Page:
Every couple of weeks, we recommend some of the best games on the Xbox Live Indie channel. These are the games on the fringe of the Xbox 360 platform, made by average Joes and indie dreamers. They're peer-reviewed, not Microsoft-approved and thankfully they're not all about posing your Xbox Avatar or giving dating advice.
Our favorites—a mix of new and established Indies, all of them cheap—are listed here and listed in the Kotaku's Favorites channel in the Indie Game section of Xbox Live's Games Marketplace.
We'll have new recommendations, here and on Xbox Live, in two weeks. Enjoy!
Pixelbit Helicopter Challenge (80 MS Points): Flight simulators aren't the most abundant genre in modern gaming. It can be difficult to create controls that are challenging to master, but not so frustrating that the game becomes unplayable. Helicopter Challenge 's controls have been fine tuned perfectly. The controls feels uneasy to begin with, but the patience it takes to master them gives you a great sense of accomplishment and skill.
Levels consist of challenges such as flying through hoops, shooting targets and landing on helicopter pads. Each challenge has bonus goals, extra landing goals, and enough time incentives to make them highly replayable. Unlocking new and faster helicopters only adds to the replay value. The graphics are bright and beautiful, far beyond the simple visuals usually found in the indie channel. Even the music delivers—relaxing jazzy tunes make sure those long play sessions stay calm. -Max Abrams
Infinity Danger (80 MS Points): Unlike flight simulators, Twin-stick space shooters are a dime a dozen on indie channel, most of them inducing more yawns than excitement. Infinity Danger bucks the trend by getting rid of all those pesky small enemies and sticking with boss fights. The game opens with a boss that grows larger and more dangerous each time it's defeated. What starts out as a tiny boss core becomes a giant multipart spacecraft with missiles and lasers coming from all directions.
There is no life counter; dying takes time off the clock and decreases your score for that round. But your world ranking sits in the right corner, taunting you to do better. The graphics are beautifully rendered and the controls are precise and tight, making this is a great take on an often overdone genre. -Max Abrams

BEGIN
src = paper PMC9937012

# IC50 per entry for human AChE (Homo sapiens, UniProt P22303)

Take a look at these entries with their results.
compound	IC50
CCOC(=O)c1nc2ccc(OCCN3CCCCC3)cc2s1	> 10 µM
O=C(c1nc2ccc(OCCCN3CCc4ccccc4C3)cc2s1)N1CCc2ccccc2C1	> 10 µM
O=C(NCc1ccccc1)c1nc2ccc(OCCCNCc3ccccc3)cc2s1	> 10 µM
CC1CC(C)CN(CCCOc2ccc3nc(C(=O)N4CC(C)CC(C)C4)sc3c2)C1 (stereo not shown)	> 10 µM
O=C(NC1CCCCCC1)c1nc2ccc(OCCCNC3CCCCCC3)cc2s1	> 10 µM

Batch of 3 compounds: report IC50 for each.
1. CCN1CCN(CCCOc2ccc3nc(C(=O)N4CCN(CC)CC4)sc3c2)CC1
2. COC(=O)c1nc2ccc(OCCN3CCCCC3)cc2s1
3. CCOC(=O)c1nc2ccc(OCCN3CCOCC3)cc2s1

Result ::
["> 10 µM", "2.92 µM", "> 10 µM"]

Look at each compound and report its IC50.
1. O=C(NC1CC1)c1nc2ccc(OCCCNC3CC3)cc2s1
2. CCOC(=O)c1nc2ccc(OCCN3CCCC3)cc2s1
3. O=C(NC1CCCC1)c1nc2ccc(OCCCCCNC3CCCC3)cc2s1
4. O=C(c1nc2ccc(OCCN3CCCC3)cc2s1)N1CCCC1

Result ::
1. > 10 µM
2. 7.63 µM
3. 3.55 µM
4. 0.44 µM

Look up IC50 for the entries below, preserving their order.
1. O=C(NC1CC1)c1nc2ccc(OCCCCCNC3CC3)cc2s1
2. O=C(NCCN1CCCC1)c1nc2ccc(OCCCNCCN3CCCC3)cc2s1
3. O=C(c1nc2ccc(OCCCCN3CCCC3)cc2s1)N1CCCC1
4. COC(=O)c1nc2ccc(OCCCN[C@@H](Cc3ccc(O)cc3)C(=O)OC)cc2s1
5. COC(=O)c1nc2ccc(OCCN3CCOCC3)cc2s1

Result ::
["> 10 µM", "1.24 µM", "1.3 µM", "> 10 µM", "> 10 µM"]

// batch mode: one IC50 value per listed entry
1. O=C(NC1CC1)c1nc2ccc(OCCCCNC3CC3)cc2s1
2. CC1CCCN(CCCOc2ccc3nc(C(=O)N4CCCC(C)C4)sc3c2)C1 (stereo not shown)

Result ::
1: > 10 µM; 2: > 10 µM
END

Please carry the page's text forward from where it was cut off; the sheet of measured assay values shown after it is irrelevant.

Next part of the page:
Pixel Blocked! (80 MS Points): In this retro-feel puzzle game, the goal is to fill in the missing blocks to complete an image. The player must rotate the image to shoot blocks into their proper place, using other blocks to stop their path. The game slowly introduces other gameplay mechanics, such as destructible and magnet blocks.
These additions never feel forced and add new dimensions to the challenges without changing the nature of the puzzles. The 3D pixel style is comforting and the overall atmosphere is clever. The game requires the kind of spatial logic that is both brain bending and satisfying. -Max Abrams
Laser Cat (80 MS Points): Have you beat Insanely Twisted Shadow Planet and are craving more metroidvania exploring? Fear not, Laser Cat is here to quell your adventuring lust. You control a pixelated cat as he searches the castle of the evil Wizzord for his lost companion Owlfriend. The main goal is to collect all the keys in the castle, with a comedic trivia question after every key discovered.
While there are no upgrades, there are 225 rooms to play through—and the first 50 have each been memorable and unique, with challenges ranging from puzzles to precise platforming. The developers included fun details, too, such as the little ghost cat you leave behind every time you die. Non-linear platforming with well made controls and a silly sense of humor is something worth celebrating. -Max Abrams
Who is God (80 MS Points): Since the beginning of time humanity has looked to the sky and asked, "Who is the higher power? Who is God?" Developer Magiko has answered that question simply: whoever has the highest score in their game at the moment. Sounds fair to me. The player chooses between four deities to take to the top of the leaderboard. The gameplay is almost identical to Doodle Jump as you use platforms to bounce to higher levels.
However, Who is God has more left and right movements to mix up the constant upward trajectory and the graphics are more appealing, using some 8-bit style with colorful and eye catching modern effects. Like Magiko's last title, Platformance, Who is God gets by on its presentation and execution instead of original ideas. -Max Abrams